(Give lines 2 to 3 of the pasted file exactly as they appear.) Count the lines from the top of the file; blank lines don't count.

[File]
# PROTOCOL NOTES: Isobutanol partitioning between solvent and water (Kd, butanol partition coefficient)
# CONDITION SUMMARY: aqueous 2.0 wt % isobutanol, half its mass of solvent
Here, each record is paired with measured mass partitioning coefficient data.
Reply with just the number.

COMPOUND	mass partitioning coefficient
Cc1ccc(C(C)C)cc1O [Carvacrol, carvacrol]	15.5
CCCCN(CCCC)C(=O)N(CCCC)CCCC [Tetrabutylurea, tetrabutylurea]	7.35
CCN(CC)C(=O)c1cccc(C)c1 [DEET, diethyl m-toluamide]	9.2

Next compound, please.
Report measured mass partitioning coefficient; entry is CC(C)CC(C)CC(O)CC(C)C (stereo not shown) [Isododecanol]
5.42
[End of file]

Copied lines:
# CONDITION SUMMARY: aqueous 2.0 wt % isobutanol, half its mass of solvent
Here, each record is paired with measured mass partitioning coefficient data.